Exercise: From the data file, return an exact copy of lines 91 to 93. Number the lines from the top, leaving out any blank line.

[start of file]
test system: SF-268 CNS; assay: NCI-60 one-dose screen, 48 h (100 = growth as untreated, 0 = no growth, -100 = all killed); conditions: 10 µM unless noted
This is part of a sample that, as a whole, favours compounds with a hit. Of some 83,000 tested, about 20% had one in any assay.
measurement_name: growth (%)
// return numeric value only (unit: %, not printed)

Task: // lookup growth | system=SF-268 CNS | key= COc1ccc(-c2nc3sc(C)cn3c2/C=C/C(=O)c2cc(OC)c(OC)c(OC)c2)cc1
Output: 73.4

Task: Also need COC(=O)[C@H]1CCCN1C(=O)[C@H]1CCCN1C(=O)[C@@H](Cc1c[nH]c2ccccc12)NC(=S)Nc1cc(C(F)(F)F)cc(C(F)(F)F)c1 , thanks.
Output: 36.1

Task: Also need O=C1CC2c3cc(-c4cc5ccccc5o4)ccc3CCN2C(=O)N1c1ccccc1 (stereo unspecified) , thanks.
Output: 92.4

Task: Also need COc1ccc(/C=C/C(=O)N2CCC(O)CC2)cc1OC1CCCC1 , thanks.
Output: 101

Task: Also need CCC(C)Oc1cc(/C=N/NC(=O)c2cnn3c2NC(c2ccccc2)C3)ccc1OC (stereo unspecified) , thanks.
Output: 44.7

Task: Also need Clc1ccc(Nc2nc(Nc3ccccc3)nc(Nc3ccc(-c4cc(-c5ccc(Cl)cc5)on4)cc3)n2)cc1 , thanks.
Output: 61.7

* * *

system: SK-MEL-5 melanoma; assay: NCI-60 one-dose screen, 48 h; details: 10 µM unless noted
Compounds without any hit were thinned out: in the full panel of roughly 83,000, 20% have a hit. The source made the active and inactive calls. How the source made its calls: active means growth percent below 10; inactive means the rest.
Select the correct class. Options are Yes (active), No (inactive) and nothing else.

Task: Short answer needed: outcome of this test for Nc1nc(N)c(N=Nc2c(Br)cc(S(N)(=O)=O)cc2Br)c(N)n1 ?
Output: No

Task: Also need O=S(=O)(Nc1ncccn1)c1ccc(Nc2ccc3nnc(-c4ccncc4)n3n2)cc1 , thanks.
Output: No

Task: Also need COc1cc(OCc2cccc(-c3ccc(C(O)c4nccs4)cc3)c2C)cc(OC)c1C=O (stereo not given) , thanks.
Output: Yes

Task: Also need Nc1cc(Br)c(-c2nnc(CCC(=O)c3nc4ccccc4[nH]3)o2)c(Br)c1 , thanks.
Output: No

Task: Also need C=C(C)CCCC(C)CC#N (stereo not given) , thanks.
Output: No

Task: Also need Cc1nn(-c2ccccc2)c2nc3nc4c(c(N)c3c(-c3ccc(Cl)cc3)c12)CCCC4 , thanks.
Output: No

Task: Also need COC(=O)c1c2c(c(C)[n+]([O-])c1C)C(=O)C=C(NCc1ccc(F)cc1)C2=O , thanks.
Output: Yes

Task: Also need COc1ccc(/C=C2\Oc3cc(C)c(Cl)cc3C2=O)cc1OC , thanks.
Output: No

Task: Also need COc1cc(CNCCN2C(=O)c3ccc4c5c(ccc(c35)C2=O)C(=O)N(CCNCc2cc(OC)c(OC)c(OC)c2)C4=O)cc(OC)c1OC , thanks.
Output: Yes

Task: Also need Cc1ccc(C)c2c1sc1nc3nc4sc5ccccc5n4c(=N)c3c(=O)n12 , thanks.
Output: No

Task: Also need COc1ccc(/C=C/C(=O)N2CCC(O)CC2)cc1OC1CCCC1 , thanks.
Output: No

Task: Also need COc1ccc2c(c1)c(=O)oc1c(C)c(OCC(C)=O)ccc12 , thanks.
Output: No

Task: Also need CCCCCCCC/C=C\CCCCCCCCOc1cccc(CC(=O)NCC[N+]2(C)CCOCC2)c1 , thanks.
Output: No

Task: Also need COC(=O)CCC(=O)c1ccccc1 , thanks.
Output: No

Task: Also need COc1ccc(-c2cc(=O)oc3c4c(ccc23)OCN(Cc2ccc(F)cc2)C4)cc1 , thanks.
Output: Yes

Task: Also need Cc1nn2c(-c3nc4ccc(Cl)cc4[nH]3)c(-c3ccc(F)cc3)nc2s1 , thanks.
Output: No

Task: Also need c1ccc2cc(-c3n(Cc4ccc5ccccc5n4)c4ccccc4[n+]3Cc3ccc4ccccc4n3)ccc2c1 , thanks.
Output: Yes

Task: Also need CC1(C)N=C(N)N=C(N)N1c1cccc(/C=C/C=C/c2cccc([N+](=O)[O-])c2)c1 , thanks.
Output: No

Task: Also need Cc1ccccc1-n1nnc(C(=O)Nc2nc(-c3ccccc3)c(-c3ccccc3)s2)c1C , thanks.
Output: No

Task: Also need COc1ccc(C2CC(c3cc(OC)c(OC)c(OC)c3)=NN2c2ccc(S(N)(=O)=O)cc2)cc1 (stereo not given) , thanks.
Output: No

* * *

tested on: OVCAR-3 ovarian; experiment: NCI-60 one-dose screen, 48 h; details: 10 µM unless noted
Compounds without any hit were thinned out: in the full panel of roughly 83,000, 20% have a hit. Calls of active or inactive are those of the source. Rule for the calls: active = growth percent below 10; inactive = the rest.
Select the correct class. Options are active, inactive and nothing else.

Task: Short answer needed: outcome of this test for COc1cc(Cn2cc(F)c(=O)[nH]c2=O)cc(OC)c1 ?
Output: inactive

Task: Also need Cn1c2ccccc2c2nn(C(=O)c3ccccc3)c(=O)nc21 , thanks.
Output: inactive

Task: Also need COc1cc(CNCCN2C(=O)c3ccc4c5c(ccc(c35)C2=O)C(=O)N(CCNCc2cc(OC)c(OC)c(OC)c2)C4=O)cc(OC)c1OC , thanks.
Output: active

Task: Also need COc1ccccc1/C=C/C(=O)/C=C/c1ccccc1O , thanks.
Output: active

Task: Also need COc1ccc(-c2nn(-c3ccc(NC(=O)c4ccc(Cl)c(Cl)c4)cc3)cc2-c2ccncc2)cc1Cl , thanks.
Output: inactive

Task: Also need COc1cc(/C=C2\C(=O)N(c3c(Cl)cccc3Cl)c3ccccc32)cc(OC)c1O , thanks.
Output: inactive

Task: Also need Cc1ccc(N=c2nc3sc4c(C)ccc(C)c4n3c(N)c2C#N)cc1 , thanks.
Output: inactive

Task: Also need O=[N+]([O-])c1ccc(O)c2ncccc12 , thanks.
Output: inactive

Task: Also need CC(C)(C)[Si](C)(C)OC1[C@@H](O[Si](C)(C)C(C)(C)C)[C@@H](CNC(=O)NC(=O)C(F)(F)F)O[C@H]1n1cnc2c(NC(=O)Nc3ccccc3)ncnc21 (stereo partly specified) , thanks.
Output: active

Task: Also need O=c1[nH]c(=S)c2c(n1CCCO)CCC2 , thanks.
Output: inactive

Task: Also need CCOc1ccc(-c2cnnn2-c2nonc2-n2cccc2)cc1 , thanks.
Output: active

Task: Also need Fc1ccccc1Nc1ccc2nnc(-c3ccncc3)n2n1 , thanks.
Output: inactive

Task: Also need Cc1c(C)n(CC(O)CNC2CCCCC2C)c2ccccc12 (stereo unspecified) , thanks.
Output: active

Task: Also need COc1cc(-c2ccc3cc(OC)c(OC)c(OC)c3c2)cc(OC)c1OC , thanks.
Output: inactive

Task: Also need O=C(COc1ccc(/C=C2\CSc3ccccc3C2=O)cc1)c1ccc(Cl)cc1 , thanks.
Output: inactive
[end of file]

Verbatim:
Task: Also need COc1cc(-c2ccc3cc(OC)c(OC)c(OC)c3c2)cc(OC)c1OC , thanks.
Output: inactive

Task: Also need O=C(COc1ccc(/C=C2\CSc3ccccc3C2=O)cc1)c1ccc(Cl)cc1 , thanks.